The Wisconsin native began working in kitchens when he was just fourteen, then studied culinary arts in Portland, Oregon. From there he moved to California, where he cooked alongside luminary chef Hubert Keller. He continued to hone his craft in several other noteworthy West Coast kitchens before packing up for Vail and nabbing the chef de cuisine gig at Sweet Basil. Several countries and cooking stints later, Seidel landed on the doorstep of Mizuna, where he was the executive chef for four years before leaving to open Fruition.
Since then, Seidel has combined his zeal for cooking with his lust for farming. Earlier this year, he unearthed Fruition Farms, a ten-acre swath of land in Larkspur that's currently home to a hoop house that grows greens; two goats, Frick and Frack, that live in a big, red renovated barn; and more than a dozen chickens and one rooster. Soon the barn will house an additional 50 to 75 sheep. Seidel is also adding a greenhouse that will shelter the stunning vegetable and herb microgreens that he and Verde Farms owner Josh Halder cultivate, a dairy that will produce small-batch sheep's-milk cheeses, a second hoop house, honeybees and farm-to-table dinners. "Josh and I have been meeting at the bar and talking about this farm for over a year, and we're finally seeing it happen," says Seidel.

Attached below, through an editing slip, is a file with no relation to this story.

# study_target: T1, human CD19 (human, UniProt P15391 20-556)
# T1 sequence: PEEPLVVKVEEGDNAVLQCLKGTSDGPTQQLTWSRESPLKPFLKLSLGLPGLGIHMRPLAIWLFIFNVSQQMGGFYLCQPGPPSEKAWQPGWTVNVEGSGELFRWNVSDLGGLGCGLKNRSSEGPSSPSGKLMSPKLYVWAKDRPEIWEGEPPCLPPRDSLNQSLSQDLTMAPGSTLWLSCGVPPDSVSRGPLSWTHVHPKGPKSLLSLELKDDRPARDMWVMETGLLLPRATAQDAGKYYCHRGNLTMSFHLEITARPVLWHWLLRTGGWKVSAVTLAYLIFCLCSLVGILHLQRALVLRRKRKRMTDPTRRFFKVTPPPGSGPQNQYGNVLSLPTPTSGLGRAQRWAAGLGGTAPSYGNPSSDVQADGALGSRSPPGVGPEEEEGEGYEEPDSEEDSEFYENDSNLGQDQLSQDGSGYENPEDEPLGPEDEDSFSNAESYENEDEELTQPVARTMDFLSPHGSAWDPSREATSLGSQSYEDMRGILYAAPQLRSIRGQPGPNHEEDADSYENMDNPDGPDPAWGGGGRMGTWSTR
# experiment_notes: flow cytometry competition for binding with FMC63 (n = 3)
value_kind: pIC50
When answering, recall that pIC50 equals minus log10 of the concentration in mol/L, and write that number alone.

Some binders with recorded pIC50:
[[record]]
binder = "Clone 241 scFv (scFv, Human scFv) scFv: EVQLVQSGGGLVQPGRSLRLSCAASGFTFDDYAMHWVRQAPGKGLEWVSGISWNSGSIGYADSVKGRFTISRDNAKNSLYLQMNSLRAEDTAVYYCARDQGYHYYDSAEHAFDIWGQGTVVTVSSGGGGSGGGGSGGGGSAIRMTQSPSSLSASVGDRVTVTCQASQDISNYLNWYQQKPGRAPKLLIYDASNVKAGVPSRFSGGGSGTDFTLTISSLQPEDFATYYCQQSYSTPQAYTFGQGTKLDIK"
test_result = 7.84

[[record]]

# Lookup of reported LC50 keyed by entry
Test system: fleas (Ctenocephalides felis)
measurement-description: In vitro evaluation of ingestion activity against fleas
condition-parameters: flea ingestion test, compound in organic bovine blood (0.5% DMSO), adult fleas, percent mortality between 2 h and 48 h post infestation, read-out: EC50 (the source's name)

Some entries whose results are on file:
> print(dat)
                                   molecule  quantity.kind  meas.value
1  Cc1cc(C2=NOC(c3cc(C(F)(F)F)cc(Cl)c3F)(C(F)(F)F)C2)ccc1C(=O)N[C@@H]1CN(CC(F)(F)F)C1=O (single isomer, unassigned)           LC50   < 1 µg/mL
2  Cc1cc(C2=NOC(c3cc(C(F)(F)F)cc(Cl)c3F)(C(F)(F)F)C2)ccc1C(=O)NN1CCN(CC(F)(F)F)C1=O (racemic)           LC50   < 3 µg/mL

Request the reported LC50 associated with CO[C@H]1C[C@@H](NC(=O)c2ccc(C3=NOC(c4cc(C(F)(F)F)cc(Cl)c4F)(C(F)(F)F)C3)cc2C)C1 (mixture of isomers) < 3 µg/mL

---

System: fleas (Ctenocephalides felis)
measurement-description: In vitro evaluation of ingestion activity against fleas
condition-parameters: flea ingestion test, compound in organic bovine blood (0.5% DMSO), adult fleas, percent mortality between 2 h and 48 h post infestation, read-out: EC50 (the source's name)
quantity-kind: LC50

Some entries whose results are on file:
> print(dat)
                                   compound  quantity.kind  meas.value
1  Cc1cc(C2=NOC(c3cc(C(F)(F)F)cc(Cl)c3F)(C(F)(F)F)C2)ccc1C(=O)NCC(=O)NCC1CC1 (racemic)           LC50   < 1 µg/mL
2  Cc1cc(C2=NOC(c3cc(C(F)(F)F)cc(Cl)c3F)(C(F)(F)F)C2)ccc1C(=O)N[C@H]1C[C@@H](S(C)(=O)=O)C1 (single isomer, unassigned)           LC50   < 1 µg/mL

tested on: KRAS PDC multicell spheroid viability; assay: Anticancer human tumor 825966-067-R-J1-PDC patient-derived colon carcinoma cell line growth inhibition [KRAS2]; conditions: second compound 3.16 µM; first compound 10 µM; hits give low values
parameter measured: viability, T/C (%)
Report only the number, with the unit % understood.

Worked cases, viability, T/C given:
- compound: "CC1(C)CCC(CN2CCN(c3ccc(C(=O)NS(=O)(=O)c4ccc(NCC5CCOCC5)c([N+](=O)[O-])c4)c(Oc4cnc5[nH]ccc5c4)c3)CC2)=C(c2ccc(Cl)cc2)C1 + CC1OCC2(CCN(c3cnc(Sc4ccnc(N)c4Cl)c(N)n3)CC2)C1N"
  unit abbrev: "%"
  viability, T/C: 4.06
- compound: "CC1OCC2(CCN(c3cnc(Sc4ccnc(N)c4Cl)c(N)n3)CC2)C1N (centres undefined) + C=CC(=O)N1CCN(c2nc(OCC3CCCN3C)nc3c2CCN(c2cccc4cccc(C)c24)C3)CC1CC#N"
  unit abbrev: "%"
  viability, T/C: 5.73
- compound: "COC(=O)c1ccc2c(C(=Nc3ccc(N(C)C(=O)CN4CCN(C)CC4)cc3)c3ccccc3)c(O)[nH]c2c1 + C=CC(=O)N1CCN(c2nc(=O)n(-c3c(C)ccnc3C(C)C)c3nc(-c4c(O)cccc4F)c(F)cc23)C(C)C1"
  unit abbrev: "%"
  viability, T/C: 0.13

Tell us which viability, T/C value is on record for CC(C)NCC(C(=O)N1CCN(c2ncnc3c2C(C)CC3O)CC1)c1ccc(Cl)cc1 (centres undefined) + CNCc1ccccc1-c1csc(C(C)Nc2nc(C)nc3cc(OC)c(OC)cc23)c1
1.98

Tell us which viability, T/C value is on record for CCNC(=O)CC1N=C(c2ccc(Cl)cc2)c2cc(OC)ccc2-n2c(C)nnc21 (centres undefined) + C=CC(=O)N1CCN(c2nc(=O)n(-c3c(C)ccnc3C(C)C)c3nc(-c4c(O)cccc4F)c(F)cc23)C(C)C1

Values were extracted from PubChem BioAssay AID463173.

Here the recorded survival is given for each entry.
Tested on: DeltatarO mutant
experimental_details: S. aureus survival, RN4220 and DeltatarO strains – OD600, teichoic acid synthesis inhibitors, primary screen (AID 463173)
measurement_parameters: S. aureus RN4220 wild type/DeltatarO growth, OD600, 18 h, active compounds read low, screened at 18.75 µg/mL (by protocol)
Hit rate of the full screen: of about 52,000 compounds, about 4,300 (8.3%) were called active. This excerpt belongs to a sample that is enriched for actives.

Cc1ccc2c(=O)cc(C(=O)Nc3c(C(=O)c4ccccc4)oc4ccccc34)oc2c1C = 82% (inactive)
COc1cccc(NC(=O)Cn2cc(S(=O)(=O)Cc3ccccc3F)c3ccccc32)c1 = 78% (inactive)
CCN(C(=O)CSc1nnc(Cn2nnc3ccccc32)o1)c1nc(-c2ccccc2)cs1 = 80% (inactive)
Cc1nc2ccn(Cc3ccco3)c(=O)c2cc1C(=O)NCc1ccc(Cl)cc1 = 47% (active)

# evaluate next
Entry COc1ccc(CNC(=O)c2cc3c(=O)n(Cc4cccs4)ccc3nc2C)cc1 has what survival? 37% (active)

I recently sat down with Seidel at his farm, where he talked about tractors, his penchant for pork and cheese, the virtues of the lowly potato, his 27-course marathon dinner at Alinea, why he loathes lobster and the absence of rules in his kitchen.